During the hype surrounding Yuga Labs Otherside NFT drop scammers swindled millions of dollars worth of high-priced NFTs from unsuspecting collectors
During the hype surrounding Yuga Labs’ Otherside NFT drop, scammers swindled millions of dollars worth of high-priced NFTs from unsuspecting collectors.
Phishing scammers continue to prey on NFT collectors, and members of the Bored Ape Yacht Club are among the most common victims.
Impact Of Yuga Labs’ Otherside NFT Drop
A simple Twitter search for “Otherdeed,” Yuga Labs’ virtual land NFT offered as part of its upcoming “metaverse” game Otherside, yields a non-exhaustive list of accounts offering giveaways, lotteries, raffles, refunds for transaction fees, and chances to claim Otherdeed NFTs.
Scammers are among them, with phishing scams aimed at those who were stung by high gas prices during the Otherdeed sale’s frenzy this weekend.
The sale generated $180 million in Ethereum gas fees, the majority of which were either burned or sent to a dead-end address.
Aside from that, the high volume of traffic that the highly anticipated sale brought to Ethereum caused bottlenecks, resulting in failed transactions for which people were still required to pay fees, which in some cases ran into the thousands of dollars.
Following Yuga Labs’ promise to refund gas fees for failed transactions, a slew of accounts and websites posing as the official Otherside account arose, raking in millions of dollars in stolen NFTs and ETH.
Crypto Scammers Took Advantage Of Yuga Labs Otherside NFT Drop
Crypto scammers took advantage of Yuga Labs’ Otherside NFT drop, which made the company around $310 million in a matter of hours on Sunday.
The sale of the Yuga Labs project was dubbed the largest NFT drop in history, and scammers went all out to take advantage of the publicity. Over the last few days, phishing websites imitating Otherside have stolen at least $3.7 million in NFTs.
At least five fraudulent Twitter accounts with corresponding phishing websites posed as Otherside in the run-up to the drop, according to crypto security firm Peckshield.
They tricked collectors into connecting their digital wallets in order to register for a fake NFT drop, APE token airdrop, or “gas refund,” then duped them into signing a transaction allowing the hackers to drain their wallets.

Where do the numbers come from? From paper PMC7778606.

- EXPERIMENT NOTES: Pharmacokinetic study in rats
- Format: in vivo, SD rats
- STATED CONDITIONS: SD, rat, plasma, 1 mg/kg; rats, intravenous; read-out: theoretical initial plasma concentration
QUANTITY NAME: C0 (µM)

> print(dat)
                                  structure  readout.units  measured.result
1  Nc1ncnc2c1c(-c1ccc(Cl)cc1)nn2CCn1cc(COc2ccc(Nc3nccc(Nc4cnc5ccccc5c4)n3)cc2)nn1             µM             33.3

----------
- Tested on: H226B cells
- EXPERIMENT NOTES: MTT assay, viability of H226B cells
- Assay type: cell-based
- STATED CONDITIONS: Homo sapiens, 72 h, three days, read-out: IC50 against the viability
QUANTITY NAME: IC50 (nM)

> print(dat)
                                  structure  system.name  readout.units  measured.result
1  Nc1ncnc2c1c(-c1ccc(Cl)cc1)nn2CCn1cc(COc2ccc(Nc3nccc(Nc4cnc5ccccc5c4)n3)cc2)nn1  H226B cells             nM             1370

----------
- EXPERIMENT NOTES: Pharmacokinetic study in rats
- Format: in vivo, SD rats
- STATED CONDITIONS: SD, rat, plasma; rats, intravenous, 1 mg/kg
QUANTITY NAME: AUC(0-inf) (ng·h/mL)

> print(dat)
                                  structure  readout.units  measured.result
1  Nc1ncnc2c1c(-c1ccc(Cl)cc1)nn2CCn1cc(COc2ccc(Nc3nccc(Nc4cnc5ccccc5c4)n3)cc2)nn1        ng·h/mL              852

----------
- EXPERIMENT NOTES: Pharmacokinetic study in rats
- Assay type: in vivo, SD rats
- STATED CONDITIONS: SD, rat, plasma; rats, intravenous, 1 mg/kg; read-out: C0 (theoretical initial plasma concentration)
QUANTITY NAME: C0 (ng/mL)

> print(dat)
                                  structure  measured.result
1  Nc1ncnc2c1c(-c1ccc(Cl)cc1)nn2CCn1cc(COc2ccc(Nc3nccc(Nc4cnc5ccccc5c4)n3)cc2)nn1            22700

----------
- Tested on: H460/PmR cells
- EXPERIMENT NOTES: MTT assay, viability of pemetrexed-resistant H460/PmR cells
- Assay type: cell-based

Despite the fact that the Otherside drop sold out quickly, minters collectively spent $165 million in fees as a result of high demand and poorly-written smart contract code.
Because the network was so congested when the drop went live, successful minters were forced to spend around $7,000 to complete their transaction.
Many unsuspecting NFT collectors appear to have fallen for the scam sites offering gas refunds and extra rounds of Otherside NFT mints in the days following the drop.
Another had collectors connect their wallets to a fake Otherside Lands raffle list, while another simply displayed a fake countdown to a fictitious mint.
Scammers Made 5 Bored Ape NFTs, 12 Mutant Apes, 36 Otherdeeds
While the full extent of the phishing attacks’ damage to collectors is unknown, on-chain data suggests that scammers have taken at least $3.7 million in NFTs.
Scammers appear to have made at least five Bored Ape NFTs, 12 Mutant Apes, 36 Otherdeeds, and various other less-valuable NFTs worth around $2.7 million at current floor prices, according to one phishing website recently highlighted by popular crypto sleuth zachxbt.
The scammers’ wallets contain a haul of stolen NFTs from the Bored Ape Yacht Club, as well as other valuable collections, according to Zerion data.
According to zachxbt, another wallet with the 0xb8 prefix also stole four Mutant Ape NFTs, one Bored Ape, and over 30 Sandbox NFTs worth $1.03 million.
He also claimed that the 0xb8 wallet led to the discovery of two more wallets containing four Bored Ape, two Mutant Ape, two World of Women, and 19 Azuki NFTs worth a total of $5.1 million.
If the latter is true, Otherside scammers made around $8.8 million in NFTs alone, without accounting for any other crypto assets that may have been stolen in the process.
Other NFT Scam Alerts
Despite the scam accounts’ best efforts to replicate Yuga Labs’ Otherside project, there were some red flags, such as suspicious aesthetics, that raised doubts about their authenticity.
Unfortunately, this is just the latest in a long line of similar phishing scams that have targeted the NFT community, particularly those who own the prized NFTs of the Bored Ape Yacht Club.
Last week, a scammer hacked the official Instagram account of the Bored Ape Yacht Club and posted a malicious link that enticed holders to send $2.7 million in NFTs.
A few weeks prior, the Discord server of Bored Ape Yacht Club was hacked, resulting in the theft of NFTs from Bored Ape Yacht Club, Doodles, and other collections.
Scammers have moved in to take advantage of the chaos, days after the creators of the Bored Ape Yacht Club promised to refund anyone who paid thousands of dollars in Ethereum fees for a failed transaction after a virtual land sale clogged the blockchain and wasted millions.
Technique Used By Phishers
Some phishers use misspellings of “Otherside” to create a phony account that redirects to a different website. There’s an “OthersideMeta” account, a “Meta1Otherside” account, “Other SideMeta,” a fake but verified Otherside Meta account with the handle “ritaguera25,” and a slew of other accounts.
Each of these sites retweets the original Otherside account to appear legitimate, has bios with the legitimate Discord link, and usually includes a link to a website that offers to refund your gas fees if you connect your wallet in a tweet or in their bio.